This preview shows page 1. Sign up to view the full content.
Unformatted text preview: avel; no gas for cooking and heating.’29 Most technological transitions, like the use of personal computers, are rapidly
adopted because they provide immense advantages to individuals and firms; however , it is difficult to envision a self-reinforcing
transition away from oil. Sober-minded proponents of alternative fuels like Amory Lovins remind us that: Transitions can be swift
when market logic is strong, policies are consistent, and institutions are flexible. It took the us only 12 years to go from 10 percent to
90 percent adoption (in the capital stock, not new sales) in switching from horses to cars, from uncontrolled automotive emissions to
catalytic converters, and from steam to diesel/ electric locomotive.30 292 Oil DDW 2012 1 Prizes CP 293
Last printed 9/4/2009 7:00:00 PM Oil DDW 2012 1 Prizes CP
Bromley, Senior Lecturer in International Political Economy at the Open University, UK, et al., 06
Simon Bromley, Senior Lecturer in International Political Economy at the Open University, UK, et al., · Joshua Busby Nils Duquet ·
Leben Nelson Moro, 5-06, [“Climate Change and Collective Action: Troubles in the Transition to a Post-Oil Economy,” St Antony’s
http://www.utexas.edu/lbj/faculty/busby/wpcontent/uploads/busby_stair_2_1.pdf] E. Liu
Unfortunately, the us government’s record on supporting alternative energy sources and new vehicles–from synthetic fuels to ethanol
to zero emission vehicles–has not been especially good. The dilemma of how to support technological development without ‘picking
winners’ remains. On one level, innovation will be spurred if there is a price on carbon. Economists have grudgingly accepted political
realities and moved from supporting the most efficient system–carbon taxes–to second best options such as a cap-and-trade system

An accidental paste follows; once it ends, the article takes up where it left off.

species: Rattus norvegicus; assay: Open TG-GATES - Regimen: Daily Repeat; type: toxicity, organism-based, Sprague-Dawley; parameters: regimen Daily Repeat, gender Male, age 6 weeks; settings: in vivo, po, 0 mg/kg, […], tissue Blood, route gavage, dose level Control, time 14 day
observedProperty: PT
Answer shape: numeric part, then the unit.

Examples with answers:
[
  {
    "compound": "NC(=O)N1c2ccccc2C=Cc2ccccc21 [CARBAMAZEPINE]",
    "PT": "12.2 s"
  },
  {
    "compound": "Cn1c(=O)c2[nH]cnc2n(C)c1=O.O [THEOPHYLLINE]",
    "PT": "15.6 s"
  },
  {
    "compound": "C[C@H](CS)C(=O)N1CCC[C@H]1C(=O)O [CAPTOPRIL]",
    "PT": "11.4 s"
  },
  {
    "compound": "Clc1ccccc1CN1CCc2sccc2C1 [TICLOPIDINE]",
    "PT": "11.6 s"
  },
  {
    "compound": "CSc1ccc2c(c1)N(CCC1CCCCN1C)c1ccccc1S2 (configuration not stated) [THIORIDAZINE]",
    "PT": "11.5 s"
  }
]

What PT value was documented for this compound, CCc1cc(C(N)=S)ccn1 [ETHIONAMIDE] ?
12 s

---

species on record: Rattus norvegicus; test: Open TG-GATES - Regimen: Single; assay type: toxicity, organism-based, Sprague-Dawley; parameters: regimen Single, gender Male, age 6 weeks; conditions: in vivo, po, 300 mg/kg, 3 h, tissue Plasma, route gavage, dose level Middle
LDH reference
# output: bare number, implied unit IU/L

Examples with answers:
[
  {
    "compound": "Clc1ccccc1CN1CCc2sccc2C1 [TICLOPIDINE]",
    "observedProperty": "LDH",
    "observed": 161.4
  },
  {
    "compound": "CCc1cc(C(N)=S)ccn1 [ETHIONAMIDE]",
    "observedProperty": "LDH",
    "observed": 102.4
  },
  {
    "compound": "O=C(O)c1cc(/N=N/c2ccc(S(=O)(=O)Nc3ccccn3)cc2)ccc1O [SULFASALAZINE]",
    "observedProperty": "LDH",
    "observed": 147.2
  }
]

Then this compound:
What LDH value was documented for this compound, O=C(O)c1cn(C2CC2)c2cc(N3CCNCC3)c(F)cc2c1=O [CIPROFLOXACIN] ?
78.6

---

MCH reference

that limits greenhouse gases but allows firm to trade emissions permits. The eu’s emissions trading system is an example. Senators
John McCain and Joe Lieberman have been presenting similar proposals for the us for several years. The political difficulty of
initiating such a program in the us has led economist Billy Pizer to endorse a cap-and-trade system that includes a safety valve (to
provide more emissions permits if prices rise too substantially) that is based on greenhouse gas intensity targets (rather than an
outright cap on total emissions).77 Even if enacted, the market signal for such a system is likely to be weak in the absence of
complementary action. One way for governments to spur innovation is to offer prizes to companies that are able to meet ambitious
technology standards. This has been used before, most famously in the 1700s for the device that could determine longitude at sea.
More recently, the Gates Foundation has offered us$450 million in prize money to support the development of new vaccines for
diseases and improvements in tropical crop varietals.78 Such prizes in the transport sector could take the form of monetary awards or
procurement contracts. The prize would need to be attractive enough to induce...
View Full Document
This note was uploaded on 01/30/2013 for the course ECON 101 taught by Professor Burke during the Spring '13 term at Southern Arkansas University.
- Spring '13
- The American, Saudi Arabia, Peak oil, Nuclear weapon, Oil prices